Take negative emotions such as anxiety or fear, for example. Both generate discomfort and strong urges to get rid of them or avoid them. Avoidance actually works well when you are confronted with physical threats, but fails hopelessly when dealing with psychological challenges like anxiety and fear. The more you attempt to avoid dif cult thoughts and emotions through suppressing or avoiding them, more often than not this has the effect of ampli- fying them. And, as Iâve suggested previously, this typically often leaves you vulnerable to obsessive or compulsive behavior.
As you become aware of distressing or unpleasant emotions, the better strategy is to see if you can just allow these feelings to be as they are without moving away from them or trying to control them in any way. Simply observe them and see if you can label the feeling, such as âhereâs a feeling of anxietyâ or âthatâs an angry feeling.â At the very least, return your attention to your breathing to soothe the body and calm the mind if you become agitated.
At the recent ninth âCompetitive and Market Intelligence International Conferenceâ in Amsterdam, a launch event was held for Erik Elgersma and his new book, The Strategic Analysis Cycle: Handbook.
AartJan van Triest, Erik Elgersma and Bas van den Berg
Erik is the Director of Strategic Analysis at FrieslandCampina, one of the worldâs largest dairy companies. This is Erikâs first book, based on his 17 years of experience as a senior practitioner in strategic analysis. The book has a second volume â The Strategic Analysis Cycle: Toolbook â that is due out this summer.
The event was attended by professionals in competitive and market intelligence from all over the world, together with Erikâs colleagues from FrieslandCampina. AartJan van Triest (Chief Marketing Officer of Friesland Campina) set the scene by speaking about the importance of strategic analysis and competitive intelligence to keep ahead of a companyâs competitors. Erik hoped, in this data-driven world, that his book would provide a practical guide not just to collecting, analyzing and managing data, but also to communicating data and insights to decision-makers, to ensure that insights are not only being unearthed but also being acted upon. Erik then presented the first copy of the book to Bas van den Berg, Chief Operating Officer (Cheese, Butter & Milk Powder) and member of the Executive Board of FrieslandCampina. The evening ended with Erik spending close to two hours signing his book and receiving the warm wishes of his fellow professionals and colleagues.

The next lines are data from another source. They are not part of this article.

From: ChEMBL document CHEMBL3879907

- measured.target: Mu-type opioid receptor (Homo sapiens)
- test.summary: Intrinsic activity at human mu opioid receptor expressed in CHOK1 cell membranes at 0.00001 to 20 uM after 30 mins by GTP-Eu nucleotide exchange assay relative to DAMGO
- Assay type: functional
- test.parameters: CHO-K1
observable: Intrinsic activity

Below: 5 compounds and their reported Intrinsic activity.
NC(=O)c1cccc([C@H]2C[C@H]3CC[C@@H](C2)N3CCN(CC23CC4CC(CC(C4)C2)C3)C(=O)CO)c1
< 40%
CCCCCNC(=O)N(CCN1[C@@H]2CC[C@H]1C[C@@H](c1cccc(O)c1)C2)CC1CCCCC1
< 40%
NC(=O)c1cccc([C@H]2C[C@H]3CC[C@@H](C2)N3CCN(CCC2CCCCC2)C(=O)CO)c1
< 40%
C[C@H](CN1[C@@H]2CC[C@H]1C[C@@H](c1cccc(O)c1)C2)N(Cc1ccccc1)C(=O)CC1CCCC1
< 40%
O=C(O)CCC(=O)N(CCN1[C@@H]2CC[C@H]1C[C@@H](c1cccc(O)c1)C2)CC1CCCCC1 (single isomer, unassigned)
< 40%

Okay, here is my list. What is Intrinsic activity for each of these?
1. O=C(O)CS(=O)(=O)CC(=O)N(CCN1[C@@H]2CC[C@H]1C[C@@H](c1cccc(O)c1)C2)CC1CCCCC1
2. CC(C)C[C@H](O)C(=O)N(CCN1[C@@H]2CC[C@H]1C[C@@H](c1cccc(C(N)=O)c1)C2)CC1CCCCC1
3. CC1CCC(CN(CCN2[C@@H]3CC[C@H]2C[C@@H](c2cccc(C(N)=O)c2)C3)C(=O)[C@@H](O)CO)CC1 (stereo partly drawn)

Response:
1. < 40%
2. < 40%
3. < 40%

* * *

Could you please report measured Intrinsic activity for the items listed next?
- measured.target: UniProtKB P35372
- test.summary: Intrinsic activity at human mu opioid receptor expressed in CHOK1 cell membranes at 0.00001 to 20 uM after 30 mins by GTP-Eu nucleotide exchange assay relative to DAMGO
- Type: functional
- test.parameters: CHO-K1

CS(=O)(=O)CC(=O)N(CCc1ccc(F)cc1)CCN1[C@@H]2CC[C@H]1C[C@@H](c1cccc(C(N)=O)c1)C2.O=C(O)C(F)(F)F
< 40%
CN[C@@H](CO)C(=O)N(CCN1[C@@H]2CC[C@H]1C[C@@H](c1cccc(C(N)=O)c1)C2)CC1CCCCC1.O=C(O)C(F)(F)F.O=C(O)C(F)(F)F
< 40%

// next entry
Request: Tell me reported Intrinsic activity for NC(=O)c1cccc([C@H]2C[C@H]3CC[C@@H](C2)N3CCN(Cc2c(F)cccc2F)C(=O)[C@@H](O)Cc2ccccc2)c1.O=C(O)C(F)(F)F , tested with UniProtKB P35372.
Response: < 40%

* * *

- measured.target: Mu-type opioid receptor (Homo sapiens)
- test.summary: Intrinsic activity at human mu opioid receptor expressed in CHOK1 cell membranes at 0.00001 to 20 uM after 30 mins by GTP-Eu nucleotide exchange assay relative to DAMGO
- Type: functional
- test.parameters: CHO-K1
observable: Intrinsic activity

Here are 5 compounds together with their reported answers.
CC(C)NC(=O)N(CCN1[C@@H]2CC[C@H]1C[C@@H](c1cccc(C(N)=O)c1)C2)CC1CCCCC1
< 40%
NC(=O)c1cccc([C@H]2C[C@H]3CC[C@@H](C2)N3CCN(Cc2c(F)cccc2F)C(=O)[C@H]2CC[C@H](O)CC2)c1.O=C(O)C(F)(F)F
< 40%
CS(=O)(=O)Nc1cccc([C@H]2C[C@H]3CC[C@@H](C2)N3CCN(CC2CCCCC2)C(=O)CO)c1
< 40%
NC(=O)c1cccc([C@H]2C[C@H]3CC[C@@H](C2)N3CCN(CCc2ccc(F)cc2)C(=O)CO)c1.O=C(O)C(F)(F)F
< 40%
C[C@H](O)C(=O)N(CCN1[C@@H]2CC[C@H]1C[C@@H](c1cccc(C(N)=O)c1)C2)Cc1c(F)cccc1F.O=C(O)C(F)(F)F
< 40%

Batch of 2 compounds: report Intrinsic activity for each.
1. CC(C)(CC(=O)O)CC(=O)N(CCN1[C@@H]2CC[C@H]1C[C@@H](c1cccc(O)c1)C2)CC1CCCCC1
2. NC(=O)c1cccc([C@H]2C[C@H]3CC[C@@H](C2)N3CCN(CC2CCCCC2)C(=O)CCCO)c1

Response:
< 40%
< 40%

On the theme of wellbeing and in support of Mental Health Awareness WeekÂ we spoke to KeironÂ Sparrowhawk, former Neuroscientist, CEO of MyCognition and author of Executive Function: Cognitive Fitness For BusinessÂ to gain first hand insights to maintaining a good state of mental health. Here are his top five tips.
1) Keep healthy to positively impact overall cognitive performance.
We know that our genes control much of our life through controlling the production of the proteins that make up our bodies, that make us what we are (this process is known as gene transposing of proteins). Well, we also know from epigenomic research, that the way our genes control the protein production, is itself controlled by the environment in which we live (is it stimulating or depressive?) and by our life-style. Much of drug target research is seeking to positively impact the transposing of new proteins. However, new drugs to positively impact mental health are always 10-20 years away. In the meantime we can already do a lot to promote the good transposing of proteins by keeping ourselves healthy. A healthy body will provide our genes with a better state in which to continually produce good proteins, furthering our mental health and contributing to positively impact our cognitive fitness.
2) Exercise routinely, with good sleeping habits, nutrition, and hydration.
The âfour pillarsâ of good physical health are exercise, good sleeping habits, nutrition, and hydration. Individually and collectively, these contribute to our health, will contribute to the factors supporting our genes to transpose good proteins, supporting good cognitive fitness.
Enjoy an evening of reflection away from the normÂ by joiningÂ theÂ âOutthink the Revolutionâ leadership-jam â MADRID EDITION with the leading Norwegian-born business philosopher and author of Wild Knowledge: Outthink the Revolution, Anders Indset.”